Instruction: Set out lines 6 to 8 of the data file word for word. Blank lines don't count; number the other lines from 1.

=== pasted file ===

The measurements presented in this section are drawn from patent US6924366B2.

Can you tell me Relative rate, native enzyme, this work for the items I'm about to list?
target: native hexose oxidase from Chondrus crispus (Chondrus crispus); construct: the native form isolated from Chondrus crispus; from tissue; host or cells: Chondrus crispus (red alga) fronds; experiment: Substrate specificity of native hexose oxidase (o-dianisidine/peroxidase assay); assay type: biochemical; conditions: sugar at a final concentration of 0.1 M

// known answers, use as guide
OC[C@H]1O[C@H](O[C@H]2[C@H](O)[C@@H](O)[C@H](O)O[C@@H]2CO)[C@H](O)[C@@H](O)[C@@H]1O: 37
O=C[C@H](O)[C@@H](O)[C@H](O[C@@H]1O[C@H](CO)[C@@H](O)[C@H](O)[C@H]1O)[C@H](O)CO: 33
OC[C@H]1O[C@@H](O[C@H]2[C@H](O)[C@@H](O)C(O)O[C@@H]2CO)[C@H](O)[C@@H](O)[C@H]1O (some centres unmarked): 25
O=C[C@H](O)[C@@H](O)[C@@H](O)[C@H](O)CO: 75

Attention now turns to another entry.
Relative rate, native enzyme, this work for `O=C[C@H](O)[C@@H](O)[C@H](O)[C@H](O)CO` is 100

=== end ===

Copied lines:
O=C[C@H](O)[C@@H](O)[C@H](O[C@@H]1O[C@H](CO)[C@@H](O)[C@H](O)[C@H]1O)[C@H](O)CO: 33
OC[C@H]1O[C@@H](O[C@H]2[C@H](O)[C@@H](O)C(O)O[C@@H]2CO)[C@H](O)[C@@H](O)[C@H]1O (some centres unmarked): 25
O=C[C@H](O)[C@@H](O)[C@@H](O)[C@H](O)CO: 75